Tuesday, May 21, 2013

The Modern Lie About Humility

The Modern Lie About Humility

In second grade, I lived down the street from a set of twins that were my classmates.  One day, they told me their parents thought I was too boastful.  I was upset about it. I actually remember crying myself to sleep! Since that day, I have been self-conscious about humility. Figuring out how to be humble has been a struggle for me.  My entire life, people have regularly considered me “headstrong”, “proud”, “boastful”, and “confident”.  There are likely situations in which I go overboard, but here is the deal: the modern concept of humility is a lie.

I Have Accomplished Some Awesome Things

I could make a mile long list of the things I have done that get me excited, make me smile from cheek to cheek, or rustle up feelings inside me that make be believe I could take on Ndamakong Suh. For your sake (and possibly mine, since Suh is huge), I will refrain.  However, I will say one. My most recent accomplishment that makes me proud is finishing the law school portion of my joint degree.  It is an amazing feat! I am excited to join a club that includes many founding fathers, great philosophers, and a host of modern scholars/businesspeople.  There is a sense of dignity, respect, and trust associated with those who have received their jurisdoctorate.   People expect a level of knowledge and wisdom out of you that they do not expect from others.  It is awesome to achieve!

The Lie—False Humility
I noticed many of my fellow law students shrugging off my congratulations to them, as if it were no big deal that they had just finished law school.  Often, people receiving compliments for doing awesome things shrug them off. “Thanks, but it was really nothing” or some variation of that lie comes out of our mouths.  This is what society has led us to believe being humble is.

It is a lie.  Finishing law school really is special.    Working two jobs as a single mother to support your family really is special.  Giving up 5 hours of your week to volunteer really is special.  Living a chaste life really is special.  Fighting for a good cause really is special.  Spending every day teaching our youth really is special.  People are how they act. The diminishment of action is a diminishment of the human person. Lying and diminishing your accomplishments, diminishes your worth.
You probably get the idea.  Everybody has something to be proud of—and it is not humble to downplay it. It is a lie.   You damage yourself and anybody who hears it. 

Real Ways to Be Humble

1. Pass on the credit
When somebody else deserves some of the credit for your accomplishments, make sure they get it.  My parents, my wife, my friends, my professors, and my classmates all deserve a portion of the credit for my completion of the jurisdoctorate.  I would not have wanted to do it without their love and support. In all instances, I can (and probably should) also pass the credit to God for breathing me into existence, holding me there, and endowing me with the gifts necessary to make it through law school. While passing on the credit might diminish my role in the accomplishment, it does not diminish the accomplishment.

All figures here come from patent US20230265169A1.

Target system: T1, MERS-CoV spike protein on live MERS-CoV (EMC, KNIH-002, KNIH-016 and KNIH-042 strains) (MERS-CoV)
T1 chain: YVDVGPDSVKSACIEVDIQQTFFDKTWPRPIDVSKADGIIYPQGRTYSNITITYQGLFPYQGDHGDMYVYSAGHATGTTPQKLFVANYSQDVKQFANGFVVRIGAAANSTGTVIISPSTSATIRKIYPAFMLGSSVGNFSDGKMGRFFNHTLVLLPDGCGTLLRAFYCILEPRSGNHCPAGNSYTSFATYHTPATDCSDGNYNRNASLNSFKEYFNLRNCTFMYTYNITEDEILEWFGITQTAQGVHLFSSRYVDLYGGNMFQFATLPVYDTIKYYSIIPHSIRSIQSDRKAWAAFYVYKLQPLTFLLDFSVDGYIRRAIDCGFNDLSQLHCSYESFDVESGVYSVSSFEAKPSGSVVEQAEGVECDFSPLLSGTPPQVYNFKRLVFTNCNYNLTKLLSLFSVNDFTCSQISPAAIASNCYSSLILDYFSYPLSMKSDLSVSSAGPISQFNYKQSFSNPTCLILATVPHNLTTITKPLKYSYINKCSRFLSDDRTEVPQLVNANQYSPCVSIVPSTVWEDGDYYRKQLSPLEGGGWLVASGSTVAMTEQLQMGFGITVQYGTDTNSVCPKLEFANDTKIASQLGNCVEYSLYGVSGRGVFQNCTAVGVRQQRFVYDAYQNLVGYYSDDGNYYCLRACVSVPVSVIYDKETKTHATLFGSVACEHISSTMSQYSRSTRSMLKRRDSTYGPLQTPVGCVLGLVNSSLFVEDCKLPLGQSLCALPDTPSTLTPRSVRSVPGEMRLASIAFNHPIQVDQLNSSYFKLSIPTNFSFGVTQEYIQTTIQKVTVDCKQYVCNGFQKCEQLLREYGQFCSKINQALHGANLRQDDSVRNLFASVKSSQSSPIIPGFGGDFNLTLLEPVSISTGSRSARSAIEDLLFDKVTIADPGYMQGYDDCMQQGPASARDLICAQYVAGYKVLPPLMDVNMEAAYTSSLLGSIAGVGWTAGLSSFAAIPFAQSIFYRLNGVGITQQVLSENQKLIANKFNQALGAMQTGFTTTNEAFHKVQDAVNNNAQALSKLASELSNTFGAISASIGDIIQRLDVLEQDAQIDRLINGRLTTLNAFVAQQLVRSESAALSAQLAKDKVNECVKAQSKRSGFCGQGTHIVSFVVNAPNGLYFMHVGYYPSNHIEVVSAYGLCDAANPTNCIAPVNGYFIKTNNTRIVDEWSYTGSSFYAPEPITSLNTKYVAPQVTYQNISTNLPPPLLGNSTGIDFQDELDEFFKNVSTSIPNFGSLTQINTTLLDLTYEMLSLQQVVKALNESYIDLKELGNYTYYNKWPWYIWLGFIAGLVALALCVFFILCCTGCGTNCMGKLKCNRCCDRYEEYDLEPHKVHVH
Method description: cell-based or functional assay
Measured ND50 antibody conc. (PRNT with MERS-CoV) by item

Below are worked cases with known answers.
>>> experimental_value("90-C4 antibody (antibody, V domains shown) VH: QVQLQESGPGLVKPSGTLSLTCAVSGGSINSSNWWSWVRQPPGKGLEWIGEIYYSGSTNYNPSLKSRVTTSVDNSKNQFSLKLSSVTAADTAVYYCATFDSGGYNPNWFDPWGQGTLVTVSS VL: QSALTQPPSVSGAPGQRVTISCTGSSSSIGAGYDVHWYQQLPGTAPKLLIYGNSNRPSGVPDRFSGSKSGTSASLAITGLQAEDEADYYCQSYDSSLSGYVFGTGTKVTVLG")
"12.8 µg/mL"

2. Celebrate Everybody Else’s Accomplishments
The biggest struggle I have with humility, and often the least practiced/contemplated, is the expression of excitement over other people’s accomplishments.  Many of us are arrogant, “that’s good, but I would have done better.”  Some of us are envious, “good for them, but they started from a better position than me.”  Arrogance (pride) and envy are the true enemies of humility. How would you want somebody else to celebrate your accomplishments?  That is how you should be celebrating theirs.  Do not let your big head get in the way.  Celebrate in joy and happiness for whatever great thing they have done!

If somebody is continually pointing out good things to you that they have done, they are probably just in need of some affirmation.  Give it to them. Seeking this reassurance is likely indicative of a lower self-esteem, rather than high self-esteem.  If you are the person that is continually asking for affirmation, start looking for places to celebrate other people’s accomplishments.  When you start to give value to the actions of others, it is inherent that you will start to see the value in your own actions. If you are in a place where you do not think you do anything awesome, find two awesome things a day that others are doing and congratulate them on it.  It will change your life.

3. Forgive People
True forgiveness requires a person to forget the sin.  “I’ll forgive, but I’ll never forget” actually means the forgiver is not “forgiving” the other person.  I think it takes a lot of humility to forgive others for their wrongs.  The logic behind forgiveness requires you to first admit your own sin.  None of us are perfect, thus forgiveness is necessary in our relationships. 


There are two good responses to, “Wow, great job!” and similar compliments:

1. Yeah, you know what! It really was a great job…let’s go get a beer (unless you are under 21, then ice cream should be used)!

2. Well, I can’t take all the credit…[insert where credit is due]. (Still admits it was a great job).

If somebody has accomplished something great, or deserves some recognition, let them know what a good job they are doing. That is real humility.  Being able to forgive people that have done you wrong also requires a great deal of humility.    

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